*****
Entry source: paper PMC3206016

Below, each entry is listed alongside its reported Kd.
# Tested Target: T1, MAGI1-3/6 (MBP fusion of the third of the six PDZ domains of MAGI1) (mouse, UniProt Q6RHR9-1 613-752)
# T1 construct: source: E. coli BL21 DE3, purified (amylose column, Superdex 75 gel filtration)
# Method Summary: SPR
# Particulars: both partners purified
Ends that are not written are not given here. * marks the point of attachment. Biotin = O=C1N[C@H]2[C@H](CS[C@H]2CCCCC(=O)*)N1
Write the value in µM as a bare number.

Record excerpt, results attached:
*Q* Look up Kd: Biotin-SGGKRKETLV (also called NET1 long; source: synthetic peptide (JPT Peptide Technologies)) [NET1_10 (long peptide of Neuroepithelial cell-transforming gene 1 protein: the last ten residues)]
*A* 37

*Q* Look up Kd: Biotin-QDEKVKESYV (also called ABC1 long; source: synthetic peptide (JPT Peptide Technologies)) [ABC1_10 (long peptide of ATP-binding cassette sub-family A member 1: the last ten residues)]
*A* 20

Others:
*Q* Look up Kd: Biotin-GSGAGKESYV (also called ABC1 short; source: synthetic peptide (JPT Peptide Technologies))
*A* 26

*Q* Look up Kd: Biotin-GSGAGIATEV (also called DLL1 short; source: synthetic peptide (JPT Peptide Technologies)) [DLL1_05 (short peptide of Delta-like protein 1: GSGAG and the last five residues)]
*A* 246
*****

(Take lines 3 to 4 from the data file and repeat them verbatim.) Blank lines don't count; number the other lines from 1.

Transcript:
# Tested Target: T1, MAGI1-3/6 (MBP fusion of the third of the six PDZ domains of MAGI1) (mouse, UniProt Q6RHR9-1 613-752)
# T1 construct: source: E. coli BL21 DE3, purified (amylose column, Superdex 75 gel filtration)